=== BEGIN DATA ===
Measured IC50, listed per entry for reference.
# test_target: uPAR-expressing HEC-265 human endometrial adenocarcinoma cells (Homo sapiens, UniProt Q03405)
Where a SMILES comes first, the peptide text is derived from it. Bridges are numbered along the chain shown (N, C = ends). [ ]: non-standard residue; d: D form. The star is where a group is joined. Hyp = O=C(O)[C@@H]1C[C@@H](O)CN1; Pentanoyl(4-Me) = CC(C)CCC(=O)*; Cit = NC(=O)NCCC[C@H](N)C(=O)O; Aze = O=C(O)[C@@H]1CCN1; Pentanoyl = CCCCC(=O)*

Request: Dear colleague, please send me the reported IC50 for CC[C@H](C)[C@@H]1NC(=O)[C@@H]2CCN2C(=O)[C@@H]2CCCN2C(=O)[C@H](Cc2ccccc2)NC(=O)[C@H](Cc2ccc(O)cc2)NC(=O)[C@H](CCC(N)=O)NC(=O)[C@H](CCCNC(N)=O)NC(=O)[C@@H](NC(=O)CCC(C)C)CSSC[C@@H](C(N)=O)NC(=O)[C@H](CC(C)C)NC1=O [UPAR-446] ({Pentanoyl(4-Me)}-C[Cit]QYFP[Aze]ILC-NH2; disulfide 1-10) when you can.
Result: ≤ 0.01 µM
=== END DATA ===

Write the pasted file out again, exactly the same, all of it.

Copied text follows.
Measured IC50, listed per entry for reference.
# test_target: uPAR-expressing HEC-265 human endometrial adenocarcinoma cells (Homo sapiens, UniProt Q03405)
Where a SMILES comes first, the peptide text is derived from it. Bridges are numbered along the chain shown (N, C = ends). [ ]: non-standard residue; d: D form. The star is where a group is joined. Hyp = O=C(O)[C@@H]1C[C@@H](O)CN1; Pentanoyl(4-Me) = CC(C)CCC(=O)*; Cit = NC(=O)NCCC[C@H](N)C(=O)O; Aze = O=C(O)[C@@H]1CCN1; Pentanoyl = CCCCC(=O)*

Request: Dear colleague, please send me the reported IC50 for CC[C@H](C)[C@@H]1NC(=O)[C@@H]2CCN2C(=O)[C@@H]2CCCN2C(=O)[C@H](Cc2ccccc2)NC(=O)[C@H](Cc2ccc(O)cc2)NC(=O)[C@H](CCC(N)=O)NC(=O)[C@H](CCCNC(N)=O)NC(=O)[C@@H](NC(=O)CCC(C)C)CSSC[C@@H](C(N)=O)NC(=O)[C@H](CC(C)C)NC1=O [UPAR-446] ({Pentanoyl(4-Me)}-C[Cit]QYFP[Aze]ILC-NH2; disulfide 1-10) when you can.
Result: ≤ 0.01 µM